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scientists comment on BASF announcing relocation of plant biotechnology research

As BASF announced it would relocate its transgenic plant operations from Europe to the USA due to a “lack of acceptance for this technology”, the SMC circulated reaction from plant scientists.


Denis Murphy, Professor of Biotechnology at the University of Glamorgan and Biotechnology Advisor to the UN Food & Agriculture Organization, said:

“This news is very disappointing to those of us in Europe who are working on methods for the sustainable improvement of crops, especially in the context of food security.

“The world is now facing unprecedented challenges in providing sufficient food as populations continue to rise and as climatic changes affect crop growth and also enable new diseases to spread. In order to meet these challenges plant breeders need all the scientific tools to help them develop better crops, particularly in developing countries where food security is already a major threat.

“Modern biotechnology is about a lot more than GM crops, for example we have tools like marker-assisted breeding and induced mutagenesis which rely on high-tech methods but do not involve GM technology. When companies like BASF pull out of Europe, the entire modern crop improvement operation (GM and non-GM) will be lost to us.

“Europe is now in danger of becoming a scientific backwater and will be unable to assist developing countries the address food insecurity. Several European scientists highlighted this very issue in 2010 and there is now a danger that we will lose, not only companies like BASF, but also academic researchers and students – as well as any influence that we have had previously in developing countries where we used to be major providers of assistance and expertise.”


Professor Maurice Moloney, Chief Executive of Rothamsted Research, said:

“Anything that moves the focus of crop science even further away from Europe is deeply regrettable. It will make innovative new technologies, including but not limited to GM, less available to European producers and consumers and carries the risk of denying them access to crops and foods with health and environmental benefits. Ultimately, it will be likely to have an adverse impact on economic growth and our own food supply at a time of challenges posed by global food security, which is being actively addressed by the UK’s world leading researchers. It is ironic that much of the science that created modern biotechnology came from Europe and yet Europeans have been deprived of the environmental benefits such as the reduction of the use of pesticides and improved soil quality as well as the more obvious economic benefits of cheaper food and agricultural products.”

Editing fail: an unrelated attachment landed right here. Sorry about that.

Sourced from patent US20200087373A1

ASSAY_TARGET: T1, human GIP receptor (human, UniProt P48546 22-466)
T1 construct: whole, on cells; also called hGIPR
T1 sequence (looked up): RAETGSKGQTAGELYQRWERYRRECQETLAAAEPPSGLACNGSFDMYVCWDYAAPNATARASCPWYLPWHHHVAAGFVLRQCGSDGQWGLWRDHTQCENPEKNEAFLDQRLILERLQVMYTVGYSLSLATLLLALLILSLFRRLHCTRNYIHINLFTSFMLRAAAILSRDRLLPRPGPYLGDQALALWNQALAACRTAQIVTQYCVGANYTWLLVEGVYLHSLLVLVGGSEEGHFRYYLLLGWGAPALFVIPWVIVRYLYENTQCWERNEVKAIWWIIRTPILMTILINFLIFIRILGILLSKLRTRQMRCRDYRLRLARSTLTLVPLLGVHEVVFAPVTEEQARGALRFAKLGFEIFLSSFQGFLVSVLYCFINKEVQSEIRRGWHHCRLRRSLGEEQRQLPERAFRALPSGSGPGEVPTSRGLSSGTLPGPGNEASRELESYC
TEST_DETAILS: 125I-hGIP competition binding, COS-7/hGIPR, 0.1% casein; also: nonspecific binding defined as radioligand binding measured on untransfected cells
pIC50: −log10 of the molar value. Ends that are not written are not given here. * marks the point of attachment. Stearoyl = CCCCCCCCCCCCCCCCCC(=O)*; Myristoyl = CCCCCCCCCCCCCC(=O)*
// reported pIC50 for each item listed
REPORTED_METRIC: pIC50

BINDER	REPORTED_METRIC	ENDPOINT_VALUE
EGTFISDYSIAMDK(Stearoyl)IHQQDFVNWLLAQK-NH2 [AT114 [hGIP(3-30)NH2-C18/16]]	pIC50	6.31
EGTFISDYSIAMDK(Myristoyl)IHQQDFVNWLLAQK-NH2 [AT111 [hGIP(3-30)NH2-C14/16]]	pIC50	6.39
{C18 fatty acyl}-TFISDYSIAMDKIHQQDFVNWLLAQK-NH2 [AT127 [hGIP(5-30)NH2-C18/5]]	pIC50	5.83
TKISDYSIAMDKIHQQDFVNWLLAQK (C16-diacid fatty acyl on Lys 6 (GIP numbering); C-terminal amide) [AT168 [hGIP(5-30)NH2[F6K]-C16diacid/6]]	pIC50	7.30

Dr Alan Dewar, entomologist and crop protection consultant, said:

“BASF’s decision to quit Europe to pursue their biotech research elsewhere is indicative of the ever-increasing isolation that European scientists find themselves in. If promising novel biotech developments ever get to the point of field testing here, the local protestors (and there are many of them) will make sure that field trials never reach harvest unless the tightest (and most expensive) security measures are implemented (witness the security that John Innes Institute had to implement to get their blight resistant potatoes through to harvest). If I was BASF, I would also go to a science-friendly environment somewhere else.

“Given the inadequate sentences handed out by judges in various European countries to protestors who have been caught red-handed in the act of trial destruction, it is not surprising that biotech crop research has stalled in Europe. The requirements by government to identify precise locations of field trials does not help the process. Either laws will have to change, or we are destined to remain a scientific backwater in this important area of research.

“The irony of all this is that we will ultimately be importing the produce emanating from this emigrating science, but the financial benefits will be earned by another continent.”


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